Cid Hamet now relates to the reader the background of these strange events. After his defeat as the Knight of the Mirrors, Samson Carrasco followed Don Quixote, thinking to find him at the duke's castle where he learned that the knight just left for Saragossa. The duke asked Samson to stop by on his way home and give him the news of his encounter with Don Quixote. This Samson did, and the duke posted his servants on all the roads that Don Quixote would be liable to take. Funeral preparations were made as soon as the duke received word that his servants were returning with the knight. Returning to Don Quixote, the author describes how the knight awakens to find Altisidora in his room. Seating herself next to his bed (he covers his head with the blankets), she sighs and speaks of her desperate love for the hero. She also describes a fanciful scene which Altisidora says happened while she was in Hell. The devils were playing tennis, with books instead of tennis balls, especially abusing a shameful volume called the Second Part of the History of Don Quixote, which the fiends thought even they could have written better. Some musicians and a poet come to talk with Don Quixote, and then the duke and duchess enter his chamber. Don Quixote advises the duke that Altisidora has not enough to occupy her, and that is why she wastes her time worrying about an unsuccessful love. After a dinner with their noble hosts, Don Quixote and Sancho take their leave.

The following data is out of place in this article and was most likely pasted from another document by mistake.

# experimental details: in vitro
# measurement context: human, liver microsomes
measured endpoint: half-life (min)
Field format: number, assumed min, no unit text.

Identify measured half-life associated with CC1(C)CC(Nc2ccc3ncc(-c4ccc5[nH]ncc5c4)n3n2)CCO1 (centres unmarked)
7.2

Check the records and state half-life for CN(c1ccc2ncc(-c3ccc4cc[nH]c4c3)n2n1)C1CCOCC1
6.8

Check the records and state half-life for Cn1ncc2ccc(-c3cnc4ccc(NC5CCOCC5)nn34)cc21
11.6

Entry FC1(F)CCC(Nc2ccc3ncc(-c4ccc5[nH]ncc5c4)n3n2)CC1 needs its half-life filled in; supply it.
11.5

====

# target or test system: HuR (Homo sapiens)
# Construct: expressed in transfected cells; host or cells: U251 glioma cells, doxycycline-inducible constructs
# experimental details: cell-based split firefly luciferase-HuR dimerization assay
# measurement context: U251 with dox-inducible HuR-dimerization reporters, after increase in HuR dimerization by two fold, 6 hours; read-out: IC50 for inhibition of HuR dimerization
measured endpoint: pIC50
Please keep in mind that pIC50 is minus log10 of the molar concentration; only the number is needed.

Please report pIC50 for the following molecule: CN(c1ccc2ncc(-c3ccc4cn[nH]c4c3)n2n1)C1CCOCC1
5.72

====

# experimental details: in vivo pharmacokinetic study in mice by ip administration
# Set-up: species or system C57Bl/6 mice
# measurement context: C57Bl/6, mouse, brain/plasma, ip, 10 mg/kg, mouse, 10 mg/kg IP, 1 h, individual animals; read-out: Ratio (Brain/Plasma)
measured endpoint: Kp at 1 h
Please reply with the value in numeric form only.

Don Quixote, more convinced then ever at Sancho's natural talents for disenchanting and resurrecting, asks his squire to begin the lashings at a certain price per lash. Sancho, reckoning a reasonable fee, immediately and eagerly whips himself. After a few smarts, however, he retires out of sight and whips the trees instead, moaning at every few strokes. Don Quixote, who keeps count, can bear his squire's sufferings no longer and begs him to stop. The next inn they find lodging at is recognized by the Don to be an inn, not a castle.
At the inn, they meet a man named Don Alvaro Tarfe whom the knight recognizes as a character in Avellaneda's book. Don Alvaro tells him that he accompanied Don Quixote to the tournament at Saragossa. The true hero convinces him that he accompanied two pretenders, and he asks Don Alvaro to make a deposition to this effect: "That the said Don Quixote was not the same person as the one mentioned in a certain printed history written by Avellaneda." That night, Sancho ends his penance among some other trees while Don Quixote scans the face of every woman he passes in order to find the disenchanted Dulcinea. Without realizing it, they suddenly discover themselves on a hilltop overlooking their native valley.